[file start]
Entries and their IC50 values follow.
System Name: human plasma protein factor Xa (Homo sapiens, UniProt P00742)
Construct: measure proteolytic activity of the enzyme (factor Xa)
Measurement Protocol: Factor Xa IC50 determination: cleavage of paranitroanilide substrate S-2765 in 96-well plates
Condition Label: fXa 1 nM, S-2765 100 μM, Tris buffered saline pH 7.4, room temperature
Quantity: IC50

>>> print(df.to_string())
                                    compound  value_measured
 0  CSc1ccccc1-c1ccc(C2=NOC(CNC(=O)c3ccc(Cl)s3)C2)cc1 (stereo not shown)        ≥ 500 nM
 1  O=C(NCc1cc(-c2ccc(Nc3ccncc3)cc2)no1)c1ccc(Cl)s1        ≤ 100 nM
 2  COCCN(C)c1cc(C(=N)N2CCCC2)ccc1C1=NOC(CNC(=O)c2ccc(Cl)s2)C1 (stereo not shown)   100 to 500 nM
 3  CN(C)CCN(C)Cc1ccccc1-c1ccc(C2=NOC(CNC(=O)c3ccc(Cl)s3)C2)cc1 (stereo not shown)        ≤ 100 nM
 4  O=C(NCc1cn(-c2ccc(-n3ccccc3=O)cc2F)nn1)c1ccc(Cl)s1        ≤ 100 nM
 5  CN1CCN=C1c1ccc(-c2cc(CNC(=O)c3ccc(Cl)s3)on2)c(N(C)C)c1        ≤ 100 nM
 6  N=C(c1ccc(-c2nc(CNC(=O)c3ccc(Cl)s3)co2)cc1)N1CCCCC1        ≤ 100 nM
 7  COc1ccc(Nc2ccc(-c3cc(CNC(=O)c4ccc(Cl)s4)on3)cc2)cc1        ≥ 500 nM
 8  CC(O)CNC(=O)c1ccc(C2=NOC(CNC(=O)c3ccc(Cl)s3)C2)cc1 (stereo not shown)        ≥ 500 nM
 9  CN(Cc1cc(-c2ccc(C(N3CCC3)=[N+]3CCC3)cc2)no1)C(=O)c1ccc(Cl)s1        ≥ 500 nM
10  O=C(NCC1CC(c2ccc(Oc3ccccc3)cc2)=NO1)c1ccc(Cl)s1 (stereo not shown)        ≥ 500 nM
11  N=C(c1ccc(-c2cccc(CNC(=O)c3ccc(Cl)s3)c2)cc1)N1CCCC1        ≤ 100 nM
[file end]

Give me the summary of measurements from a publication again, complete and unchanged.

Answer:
Entries and their IC50 values follow.
System Name: human plasma protein factor Xa (Homo sapiens, UniProt P00742)
Construct: measure proteolytic activity of the enzyme (factor Xa)
Measurement Protocol: Factor Xa IC50 determination: cleavage of paranitroanilide substrate S-2765 in 96-well plates
Condition Label: fXa 1 nM, S-2765 100 μM, Tris buffered saline pH 7.4, room temperature
Quantity: IC50

>>> print(df.to_string())
                                    compound  value_measured
 0  CSc1ccccc1-c1ccc(C2=NOC(CNC(=O)c3ccc(Cl)s3)C2)cc1 (stereo not shown)        ≥ 500 nM
 1  O=C(NCc1cc(-c2ccc(Nc3ccncc3)cc2)no1)c1ccc(Cl)s1        ≤ 100 nM
 2  COCCN(C)c1cc(C(=N)N2CCCC2)ccc1C1=NOC(CNC(=O)c2ccc(Cl)s2)C1 (stereo not shown)   100 to 500 nM
 3  CN(C)CCN(C)Cc1ccccc1-c1ccc(C2=NOC(CNC(=O)c3ccc(Cl)s3)C2)cc1 (stereo not shown)        ≤ 100 nM
 4  O=C(NCc1cn(-c2ccc(-n3ccccc3=O)cc2F)nn1)c1ccc(Cl)s1        ≤ 100 nM
 5  CN1CCN=C1c1ccc(-c2cc(CNC(=O)c3ccc(Cl)s3)on2)c(N(C)C)c1        ≤ 100 nM
 6  N=C(c1ccc(-c2nc(CNC(=O)c3ccc(Cl)s3)co2)cc1)N1CCCCC1        ≤ 100 nM
 7  COc1ccc(Nc2ccc(-c3cc(CNC(=O)c4ccc(Cl)s4)on3)cc2)cc1        ≥ 500 nM
 8  CC(O)CNC(=O)c1ccc(C2=NOC(CNC(=O)c3ccc(Cl)s3)C2)cc1 (stereo not shown)        ≥ 500 nM
 9  CN(Cc1cc(-c2ccc(C(N3CCC3)=[N+]3CCC3)cc2)no1)C(=O)c1ccc(Cl)s1        ≥ 500 nM
10  O=C(NCC1CC(c2ccc(Oc3ccccc3)cc2)=NO1)c1ccc(Cl)s1 (stereo not shown)        ≥ 500 nM
11  N=C(c1ccc(-c2cccc(CNC(=O)c3ccc(Cl)s3)c2)cc1)N1CCCC1        ≤ 100 nM